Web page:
Insights into the Fulbright FLTA application process

The competition for the Fulbright FLTA program is currently in progress. As a proud participant, I’ve written extensively about my experience (see the links at the end of the post). But I realized that one important piece of the puzzle was missing, so I decided to add that piece. In this post, I want to describe what happens before the program starts and give some recommendations on what to do along the way.

Disclaimer: This post is based on my Fulbright FLTA experience (2015-16). I suspect the process is more or less the same every year, but please always check everything with official sources and program officers.


So the competition has been announced. The deadline is on 1 June. It might look like plenty of time, but if there is one single most important tip I can give it is: start preparing now.

The first step is writing essays. I wrote three:
Objectives and motivations (1274 words);
Sharing your culture (924 words);
Teaching language of nomination (463 words).

My first recommendation is: check the topics immediately and start brainstorming. Writing essays that long and potentially life-changing will take time. These essays will also be your foot in the door, so they should really be a meaningful story, not a last-minute mess.

My second recommendation is: be yourself and write what you really want to give the program. These essays will be one of the factors that will influence your participation. If you write something that is not true and get selected based on that, you will end up spending a year in a setting you aren’t comfortable in. Additionally, there is really no reason to lie or pretend. Host institutions participating in the program are different and have different requirements, so there is bound to be a university that is perfect for you.


I now want to give a brief chronological outline of what was happening between submitting my application and arriving at my host institution.

30 May
I submitted my application.

25 June
I received an email confirming my entry.

28 August
I received an invitation to and a list of instructions for the second round.

26 September
I came to Moscow for the second round. The second round was an interview and the TOEFL ibt test (which I didn’t take as I had a valid certificate at that time).

The interview is an extremely stressful, but also extremely important stage. I was interviewed by four people. The whole interview is a bit of a blur now, but I remember being asked about students’ motivation and my plans for the future.

Despite the stressful interview, the second round can be an enjoyable experience in itself because this is when you meet the other potential Fulbrighters. Not only are they really great people, but they are also the people you might hang out with in the USA later on.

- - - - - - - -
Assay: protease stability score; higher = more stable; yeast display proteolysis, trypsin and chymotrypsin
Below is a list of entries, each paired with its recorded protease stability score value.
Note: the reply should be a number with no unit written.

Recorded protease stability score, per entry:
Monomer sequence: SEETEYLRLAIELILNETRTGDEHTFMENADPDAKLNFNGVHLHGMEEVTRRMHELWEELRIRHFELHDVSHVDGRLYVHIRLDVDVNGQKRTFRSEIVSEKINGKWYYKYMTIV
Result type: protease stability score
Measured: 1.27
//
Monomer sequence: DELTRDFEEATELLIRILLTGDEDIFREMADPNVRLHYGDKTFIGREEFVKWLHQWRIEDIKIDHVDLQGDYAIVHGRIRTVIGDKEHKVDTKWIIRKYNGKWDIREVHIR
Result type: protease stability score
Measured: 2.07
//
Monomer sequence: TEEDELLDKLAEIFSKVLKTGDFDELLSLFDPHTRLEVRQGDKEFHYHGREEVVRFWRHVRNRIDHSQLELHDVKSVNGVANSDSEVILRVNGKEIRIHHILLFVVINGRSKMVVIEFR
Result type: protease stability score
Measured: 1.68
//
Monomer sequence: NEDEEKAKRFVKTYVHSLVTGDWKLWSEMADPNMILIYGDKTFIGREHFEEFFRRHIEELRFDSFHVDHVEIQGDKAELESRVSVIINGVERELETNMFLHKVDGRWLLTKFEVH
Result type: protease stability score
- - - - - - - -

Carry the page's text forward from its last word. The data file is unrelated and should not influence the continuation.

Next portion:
23 October
I received an email saying I was selected as a semi-finalist and outlining some formalities.

After a long, scary, silent period…

4 March
I received an email saying the applicant-institution matching process was due to start shortly.

In this process, you are given short descriptions of five host institutions, which you have to rank in order of priority. As far as I know, institutions receive five applications and rank them as well. The final offer is based on the match in ranking (among other factors).

My strong recommendation is: when you rank host institutions, remember that your choice will land you in a place for a year. So rank wisely.

It's tempting but vital not to make your choices based on location. For example, I was offered institutions in: Connecticut, North Carolina, Nebraska, Oregon, and Colorado. Tempted by its natural beauty, I really wanted to go to Oregon. I think I even ranked it first. Luckily, I wasn't selected. I’m saying “Luckily,” because I visited the Fulbrighter there a year later and I realized I would have been out of place in that setting. I ended up in a seemingly boring state, Connecticut. But I can honestly say I was in the right place.

The most important ranking factor should be your role. Some host institutions need a primary teacher, some need an assistant. Scrutinize the duties and expectations because this is what you will be doing for a year. Choose what you want to be doing.

30 April
I received an email that started: “Congratulations! You have been selected for the Fulbright Foreign Language Teaching Assistant (FLTA) Program.”

I was officially offered assistantship, which I had seven days to formally accept (or decline). The offer was final. No changes were possible.

22-23 June
I attended a pre-departure orientation in Moscow, where I met all the other finalists. We were given lots of instructions and invited to a stand-up dinner.

The orientation is a perfect chance to meet your fellow Fulbrighters. My strong recommendation is: establish contacts at this stage as you will be able to travel together and/or visit each other in the US.

8-12 August
I attended a pre-arrival orientation in the University of Notre Dame, Indiana, USA, which was a mind-blowing multicultural experience because it brought together program participants from all over the world.

16 August
I arrived at my host institution.

Overall, the whole process, from applying to setting foot on American soil, took me about 14 months. It sounds long and it was. The wait was unbearable at times. But it was totally worth it in the end. With this, I encourage everyone reading this to participate. You won’t regret it.

To know more about my Fulbright FLTA experience, follow these links:


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